I’m pleased to see artist Brad Walker back on this title, and his large, in-your-face art is a perfect complement to the book’s Joker chaos. In the early pages, Daniel’s art looks how many wish Guillem March’s would — thin, artful lines benefited by coloring that resembles watercolors, but without the gratuitous sexuality inherent in March’s work. Further it seems a new inker comes on for the last half of the book, making Daniel’s art less crisp and more distorted than the earlier pages. The result is that most of the beginning of this book doesn’t actually matter, and that Harvey’s stated reasons for his cult are nonsense because it’s all actually just the Joker making chaos. In his penultimate collection of Detective Comics, Peter Tomasi certainly doesn’t hold back. The book ends with a couple of “Joker War tales” by Tomasi and incoming Detective writer Mariko Tamaki; I was glad to see these, though it’s a reminder that so far the only place to find the Joker War Zone special is in the dedicated Joker War Saga collection. At this point Daniel’s story is far afield from anything having to do with Batman and his allies; Batman’s pitched battle with the Dollmaker’s goons while Commissioner Gordon lies bleeding is considerably more riveting than Batman shouting “Don’t move!” and “Too late!” at the Penguin and Jill.
And this is before a crazy-in-the-best-way-possible multi-faceted pitched battle between Batman, Two-Face Harvey Dent in Jim Gordon’s DC You “Rookie” robot bat-suit(!), a whole mess of Court of Owls Talons(!!), and a Jokerized version of super-Talon (and sometimes Batman’s long-lost brother) Lincoln March(!!!). The answer is that, through quite the flashback, it seems that Joker operated on Two-Face after his attempted suicide, fitted him with a controlling device (by way of Hugo Strange and Mad Hatter), and has been forcing Harvey to build up his cult ever since. That was interesting, including the Harvey persona teamed with Batman against Two-Face, though it was hard to see where “Joker War” would tie in. If the tie to the “Joker War” crossover feels like a little bit of a contrivance, interrupting what if anything Tomasi originally had planned for this story, female joker costume then the madcap energy is still epic and worthy of the “event” Detective has been dragged in to.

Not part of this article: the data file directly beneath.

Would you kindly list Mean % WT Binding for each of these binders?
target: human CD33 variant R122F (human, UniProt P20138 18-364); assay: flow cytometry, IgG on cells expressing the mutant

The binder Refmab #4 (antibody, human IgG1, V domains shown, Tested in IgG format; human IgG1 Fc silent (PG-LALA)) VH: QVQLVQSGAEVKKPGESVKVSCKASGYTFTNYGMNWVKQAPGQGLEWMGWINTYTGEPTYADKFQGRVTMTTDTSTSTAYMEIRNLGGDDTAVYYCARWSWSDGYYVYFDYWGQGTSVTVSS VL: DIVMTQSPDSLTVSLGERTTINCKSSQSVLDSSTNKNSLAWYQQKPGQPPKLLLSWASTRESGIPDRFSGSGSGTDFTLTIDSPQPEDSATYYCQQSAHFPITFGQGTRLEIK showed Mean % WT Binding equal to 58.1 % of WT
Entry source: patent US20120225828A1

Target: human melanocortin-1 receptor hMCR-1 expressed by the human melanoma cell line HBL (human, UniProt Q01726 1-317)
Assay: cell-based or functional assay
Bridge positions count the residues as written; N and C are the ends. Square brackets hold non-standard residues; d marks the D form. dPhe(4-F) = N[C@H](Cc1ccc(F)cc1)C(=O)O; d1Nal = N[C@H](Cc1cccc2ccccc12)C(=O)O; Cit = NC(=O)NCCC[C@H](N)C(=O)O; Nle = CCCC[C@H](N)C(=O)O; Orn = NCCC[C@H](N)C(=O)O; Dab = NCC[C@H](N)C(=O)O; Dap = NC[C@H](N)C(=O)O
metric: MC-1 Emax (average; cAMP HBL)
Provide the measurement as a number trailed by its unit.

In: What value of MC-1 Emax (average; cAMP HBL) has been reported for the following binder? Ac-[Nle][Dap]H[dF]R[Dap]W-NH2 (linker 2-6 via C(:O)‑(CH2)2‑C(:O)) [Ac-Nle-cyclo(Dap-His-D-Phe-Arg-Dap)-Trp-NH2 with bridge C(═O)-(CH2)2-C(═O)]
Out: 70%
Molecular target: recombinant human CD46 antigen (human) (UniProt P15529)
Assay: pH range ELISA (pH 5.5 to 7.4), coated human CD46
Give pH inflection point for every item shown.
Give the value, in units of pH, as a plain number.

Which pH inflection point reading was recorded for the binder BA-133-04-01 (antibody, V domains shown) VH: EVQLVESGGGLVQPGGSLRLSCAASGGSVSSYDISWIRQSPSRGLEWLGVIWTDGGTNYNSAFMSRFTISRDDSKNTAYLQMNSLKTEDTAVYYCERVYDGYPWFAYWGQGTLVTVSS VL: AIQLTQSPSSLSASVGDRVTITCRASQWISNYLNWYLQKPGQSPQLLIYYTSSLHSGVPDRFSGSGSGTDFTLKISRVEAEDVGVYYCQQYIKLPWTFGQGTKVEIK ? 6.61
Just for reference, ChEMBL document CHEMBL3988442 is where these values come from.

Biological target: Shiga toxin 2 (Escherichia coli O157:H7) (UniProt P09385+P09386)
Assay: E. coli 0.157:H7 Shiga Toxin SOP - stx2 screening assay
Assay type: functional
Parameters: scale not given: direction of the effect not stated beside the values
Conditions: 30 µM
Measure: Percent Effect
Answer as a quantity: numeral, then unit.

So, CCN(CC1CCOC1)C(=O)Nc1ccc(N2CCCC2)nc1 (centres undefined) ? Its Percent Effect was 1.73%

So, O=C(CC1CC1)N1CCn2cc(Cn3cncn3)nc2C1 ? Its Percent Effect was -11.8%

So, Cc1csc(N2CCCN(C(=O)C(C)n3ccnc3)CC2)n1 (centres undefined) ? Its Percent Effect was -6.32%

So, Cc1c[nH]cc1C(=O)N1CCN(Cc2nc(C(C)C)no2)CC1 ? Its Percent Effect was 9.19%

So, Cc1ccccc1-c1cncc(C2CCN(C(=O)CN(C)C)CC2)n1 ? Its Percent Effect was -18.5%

Joker will then put the enemy out of the fight. A series of gangsters are ripped off, leading up to an attack on the Penguin, though it turns out to have been a plan by the Penguin to bump off his competition. Attack. This is pretty much the exact same as the normal square button attack. Hardy himself is a character much discussed but never seen, such that it’s hard for the reader to react on any emotional level to this news about him. His psychopathy is treated as a predictable and perhaps even understandable overcorrection to the madness of the global conflicts he hears about on the news and the tragedy of one bad day that took away both his wife and his face. Daniel’s comparison between the Joker’s torn-off face and the Shroud of Turin also opens possibilities that overshadow the gore of the image — concepts such as that the Joker’s face itself might contain evil, or that it becomes a totem for his followers, are so engaging as to justify the gore needed to get to that point.
The Dollmaker cutting off the Joker’s face not only underlines the danger of the Dollmaker character, but casts a pall over the story in general — among a couple of masked characters, the reader is never sure if the Joker might be hiding underneath. The Joker’s (Jack Nicholson) costume from Tim Burton’s superhero film Batman. Daniel’s may be perhaps the definitive artist of Batman’s new costume, depicting the lines and seams of the armor more distinctly than Greg Capullo on Batman (though Capullo is no slouch either). 1 — may be what matters most, and if that’s the case, Tony Daniel has done his job. The end slips, but with such a good beginning, one has to keep their fingers crossed that in the second volume, the Daniel from the first part of this book comes around again. Gore is no substitute for a good storytelling, but Daniel manages to combine both — Faces of Death is gory, earning it some derision at the start of the DC New 52, but Daniel’s gore builds suspense, it is not gore for gore’s sake.